The Defense Department's Support Of Military Families Seeking Abortions Has Many Applauding

Defense Secretary Lloyd Austin turned the "Support Our Troops" slogan, popular on social media posts and bumper stickers, into action this week in a decision that supports not only service members, but their families as well.

What's important to understand about the military is that since it's federally funded, service members who rely on their military-based health insurance, Tricare, must pay out-of-pocket for abortion services. According to The Hyde Amendment of 1976, no federal funding can be used for abortion services except in cases of rape, incest, or to save the mother's life. As studies show in Texas, this exception is being held to the point where many pregnant people are on "death's door" before an abortion is granted, per New England Journal of Medicine.

Active duty service members are often at the mercy of where the military needs or wants them in terms of where they end up living. Following the Dobbs v. Jackson Health Organization decision in June that overturned the protections granted in Roe v. Wade, many members of the military and their families are now living in states with new abortion bans.

Aside from the other far-reaching effects of the Dobbs decision, civilians and service members both are now being forced to turn to other means to obtain reproductive care. For some, this has meant turning to an underground abortion network. Others are trying to travel to states where abortion is legal — a choice that, if it's even approved, is often extremely expensive.

The Defense Department will be helping service members travel for abortion and fertility services

Traveling as a civilian, especially for an abortion or fertility services, is already an expensive endeavor. For members of the military, there's a series of hoops they have to jump through before they can even get travel approved. According to the Military Times, service members have to coordinate with their command — who has to grant them permission to take time off and travel — but they also have to "work through a complicated web of different types of leave and reimbursable travel." If their commander wants to take an anti-abortion stance, the travel could be denied.

To try and alleviate this burden on service members and their families, Defense Secretary Lloyd Austin released a statement on October 20 announcing "travel and transportation allowances" for those seeking reproductive services banned where they're stationed. About the Dobbs v. Jackson Health Organization decision, Austin wrote that it has not only affected "significant numbers of service members," but that, "In my judgement, such effects qualify as unusual, extraordinary, hardship, or emergency circumstances for Service members and their dependents and will interfere with our ability to recruit, retain, and maintain the readiness of a highly qualified force."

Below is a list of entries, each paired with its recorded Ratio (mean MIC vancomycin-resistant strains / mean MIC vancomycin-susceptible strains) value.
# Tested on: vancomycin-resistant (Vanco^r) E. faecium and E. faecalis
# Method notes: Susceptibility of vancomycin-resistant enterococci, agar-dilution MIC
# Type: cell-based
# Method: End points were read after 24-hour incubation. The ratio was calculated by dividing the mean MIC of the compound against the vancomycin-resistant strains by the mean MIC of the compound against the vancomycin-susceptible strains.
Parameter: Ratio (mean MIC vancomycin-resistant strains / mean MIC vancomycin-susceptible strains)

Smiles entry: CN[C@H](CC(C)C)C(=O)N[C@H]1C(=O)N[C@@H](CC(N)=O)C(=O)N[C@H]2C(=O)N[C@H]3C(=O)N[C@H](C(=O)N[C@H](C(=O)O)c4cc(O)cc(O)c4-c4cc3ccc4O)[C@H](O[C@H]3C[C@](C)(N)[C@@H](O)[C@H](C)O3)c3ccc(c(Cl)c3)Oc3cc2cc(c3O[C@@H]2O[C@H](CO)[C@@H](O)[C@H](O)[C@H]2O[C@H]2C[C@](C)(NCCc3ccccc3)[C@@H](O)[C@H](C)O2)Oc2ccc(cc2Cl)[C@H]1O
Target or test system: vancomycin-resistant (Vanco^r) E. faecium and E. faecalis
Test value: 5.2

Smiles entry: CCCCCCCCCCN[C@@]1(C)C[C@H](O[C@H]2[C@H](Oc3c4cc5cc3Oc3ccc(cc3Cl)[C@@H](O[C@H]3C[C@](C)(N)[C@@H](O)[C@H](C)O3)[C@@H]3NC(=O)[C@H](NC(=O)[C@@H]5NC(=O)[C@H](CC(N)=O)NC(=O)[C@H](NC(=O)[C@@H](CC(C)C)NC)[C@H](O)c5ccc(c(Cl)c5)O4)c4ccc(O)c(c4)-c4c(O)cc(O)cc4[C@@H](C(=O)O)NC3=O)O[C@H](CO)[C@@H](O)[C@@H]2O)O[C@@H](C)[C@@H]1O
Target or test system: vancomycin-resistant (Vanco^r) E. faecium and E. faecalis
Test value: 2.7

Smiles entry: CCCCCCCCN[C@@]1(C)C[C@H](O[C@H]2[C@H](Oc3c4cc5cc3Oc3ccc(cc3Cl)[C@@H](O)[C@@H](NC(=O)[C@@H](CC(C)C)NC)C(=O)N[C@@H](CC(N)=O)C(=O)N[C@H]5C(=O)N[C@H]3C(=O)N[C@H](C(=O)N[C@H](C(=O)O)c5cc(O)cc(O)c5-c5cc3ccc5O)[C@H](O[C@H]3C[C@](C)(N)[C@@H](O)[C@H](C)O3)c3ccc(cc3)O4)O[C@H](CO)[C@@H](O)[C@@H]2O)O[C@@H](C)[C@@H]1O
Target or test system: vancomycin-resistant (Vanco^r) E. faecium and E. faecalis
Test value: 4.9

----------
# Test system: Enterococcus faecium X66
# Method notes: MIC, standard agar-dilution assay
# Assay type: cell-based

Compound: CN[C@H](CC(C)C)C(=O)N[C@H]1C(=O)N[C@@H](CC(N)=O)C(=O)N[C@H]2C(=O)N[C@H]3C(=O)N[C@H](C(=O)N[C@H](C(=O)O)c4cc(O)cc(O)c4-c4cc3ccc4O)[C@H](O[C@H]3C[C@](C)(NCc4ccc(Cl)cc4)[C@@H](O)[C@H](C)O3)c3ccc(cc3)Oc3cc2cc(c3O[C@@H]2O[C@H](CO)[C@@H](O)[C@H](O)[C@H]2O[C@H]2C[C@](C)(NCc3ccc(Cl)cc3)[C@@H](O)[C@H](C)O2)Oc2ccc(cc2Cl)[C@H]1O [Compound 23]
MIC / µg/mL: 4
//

The memo also assures service members will be given "administrative absences" if they need to travel for reproductive procedures, rather than having to use their allotted, limited leave time (via Rollcall).

Other ways the Department of Defense is protecting pregnant service members

Since federal funding isn't allowed to cover abortions except in rare cases, the Military Times reports that many military medical facilities don't employ staff who can perform abortions, let alone keep any equipment for the procedure on hand. Instead, they refer patients to a provider outside the military system who can help them — something that now has questionable legality, depending on your state's abortion laws.

Representative Mike D. Rogers of Alabama told Rollcall that to him, the Department of Defense has gone too far and "must be blocked." According to Rogers, the money that will now be used to cover travel for service members was "meant for deterring China and other adversaries," saying the funds "should not be squandered on campaign politics." He added that he felt the DoD "must be blocked from wasting any portion of their budget on this horrendous policy."

By contrast, Senator Jack Reed of Rhode Island — chairman of the Senate Armed Services Committee — made a statement of support for the DoD's move, but warned that abortion bans would continue to interfere with the military's readiness, echoing what Defense Secretary Lloyd Austin warned about in his memo (via Rollcall). 

Covering traveling expenses isn't the only way the Department of Defense is supporting the troops. Just two days after the Dobbs v. Jackson Health Organization decision in June, the Department of Defense released a memo promising to protect their healthcare providers who help pregnant patients procure abortions.